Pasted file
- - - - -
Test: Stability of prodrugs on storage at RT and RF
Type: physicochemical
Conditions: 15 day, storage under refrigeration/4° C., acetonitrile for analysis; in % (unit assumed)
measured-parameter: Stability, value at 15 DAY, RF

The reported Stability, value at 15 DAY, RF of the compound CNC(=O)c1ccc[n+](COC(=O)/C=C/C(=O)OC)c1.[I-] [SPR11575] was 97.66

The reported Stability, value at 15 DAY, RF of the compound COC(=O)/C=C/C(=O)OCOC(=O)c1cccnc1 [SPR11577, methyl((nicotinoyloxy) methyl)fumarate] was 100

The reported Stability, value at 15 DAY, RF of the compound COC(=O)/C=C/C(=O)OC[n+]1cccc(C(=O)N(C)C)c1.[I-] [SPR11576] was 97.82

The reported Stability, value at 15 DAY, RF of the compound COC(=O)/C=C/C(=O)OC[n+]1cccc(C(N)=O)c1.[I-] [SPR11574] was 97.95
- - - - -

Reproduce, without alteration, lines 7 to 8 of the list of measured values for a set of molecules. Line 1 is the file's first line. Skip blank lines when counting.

The reported Stability, value at 15 DAY, RF of the compound COC(=O)/C=C/C(=O)OC[n+]1cccc(C(=O)N(C)C)c1.[I-] [SPR11576] was 97.82

The reported Stability, value at 15 DAY, RF of the compound COC(=O)/C=C/C(=O)OC[n+]1cccc(C(N)=O)c1.[I-] [SPR11574] was 97.95